The IMB Is Not Going Charismatic!!
Realizing that most will not be interested, for those who are, yesterday, David Miller wrote an excellent (and long) blog post about this change. It's worth reading and should be read by all Southern Baptists. I found nothing in the article with which to disagree, including his thoughts about the policy changes that were made in 2005. IMB Policies: Breathe, Folks — This Is NOT a Cataclysm!
I would, however, go one step farther than Miller. He says that those who supported the 2005 change on the policy related to baptism were not Landmarkists. I agree, but I would clarify that by adding that they certainly exhibited a tendency to accept the key tenent of Landmarkism — that Baptist churches can be traced back to the first century church and are the only true New Testament churches. Even more specifically, that the only valid baptism was that done in a Baptist church, by a Baptist — it was a reaction against alien baptism. And, yes, for those who are reading carefully, this is a simplification, akin to what I complained about in the first paragraph.
So, the results of the policy changes are, I think, good:
- A private prayer language does not automatically disqualify an otherwise qualified candidate from being appointed as an IMB missonary. Now, teaching and encouraging glossolalia (speaking in tongues) would cause an appointed missionary to run afoul of another policy.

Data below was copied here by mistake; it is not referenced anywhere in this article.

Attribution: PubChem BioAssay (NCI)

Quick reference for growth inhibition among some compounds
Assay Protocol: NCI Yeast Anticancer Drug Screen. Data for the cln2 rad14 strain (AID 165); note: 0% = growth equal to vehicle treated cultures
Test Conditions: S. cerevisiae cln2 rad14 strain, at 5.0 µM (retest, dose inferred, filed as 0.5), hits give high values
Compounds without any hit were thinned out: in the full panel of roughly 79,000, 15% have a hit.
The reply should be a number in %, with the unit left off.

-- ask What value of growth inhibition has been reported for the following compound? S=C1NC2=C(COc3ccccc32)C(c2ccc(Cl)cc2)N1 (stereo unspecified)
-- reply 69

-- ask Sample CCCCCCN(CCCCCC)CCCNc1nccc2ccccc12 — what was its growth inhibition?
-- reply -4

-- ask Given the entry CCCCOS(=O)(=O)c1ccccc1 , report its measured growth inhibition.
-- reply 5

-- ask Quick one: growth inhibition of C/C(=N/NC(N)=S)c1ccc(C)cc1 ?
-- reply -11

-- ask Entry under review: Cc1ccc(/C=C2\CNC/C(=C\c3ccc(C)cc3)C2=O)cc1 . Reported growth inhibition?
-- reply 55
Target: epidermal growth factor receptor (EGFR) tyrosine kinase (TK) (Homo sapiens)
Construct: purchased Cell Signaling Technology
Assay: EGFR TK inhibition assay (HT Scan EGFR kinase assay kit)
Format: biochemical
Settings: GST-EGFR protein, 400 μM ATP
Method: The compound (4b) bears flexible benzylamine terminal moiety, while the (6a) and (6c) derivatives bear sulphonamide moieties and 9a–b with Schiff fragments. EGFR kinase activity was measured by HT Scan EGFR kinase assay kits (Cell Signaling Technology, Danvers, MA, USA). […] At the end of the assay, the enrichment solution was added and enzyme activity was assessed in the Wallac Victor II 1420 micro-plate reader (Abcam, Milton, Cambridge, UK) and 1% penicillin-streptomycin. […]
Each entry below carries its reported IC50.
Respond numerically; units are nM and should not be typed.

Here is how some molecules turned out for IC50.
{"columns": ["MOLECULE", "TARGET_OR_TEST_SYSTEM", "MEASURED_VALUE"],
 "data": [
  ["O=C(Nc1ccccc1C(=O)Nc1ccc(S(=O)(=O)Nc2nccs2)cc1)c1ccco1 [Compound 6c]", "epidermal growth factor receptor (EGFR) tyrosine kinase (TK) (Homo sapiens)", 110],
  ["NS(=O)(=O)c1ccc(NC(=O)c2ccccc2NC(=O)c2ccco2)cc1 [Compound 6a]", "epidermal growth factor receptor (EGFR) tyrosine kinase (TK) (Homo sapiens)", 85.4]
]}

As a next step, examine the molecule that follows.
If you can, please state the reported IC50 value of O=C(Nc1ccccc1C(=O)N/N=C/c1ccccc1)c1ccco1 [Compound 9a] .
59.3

- Biblical baptism (by immersion after salvation as a symbolic, testimonial, memorial, and obedient act) is once again the criterion for a missionary candidate with the IMB, not who did the baptizing.
- Having a child who is a teenager does not automatically disqualify an candidate couple from being appointed. This one is a bit more complex as it depends on the teenager, the location of potential service, and the availability of socialization. While it may seem strange to even make this a consideration for appointment but not for continued service, believe me, there is a huge difference between a family going overseas for service with a teenager and a family serving overseas when their children were not teenagers when they were appointed.
- Divorce is not an automatic disqualifier for appointment by the IMB. Each case will be considered individually for circumstances of the divorce and for cultural considerations in the place where the individual or family would serve. This will be much more complicated for those who examine candidates, but is a more appropriate process than automatic disqualification.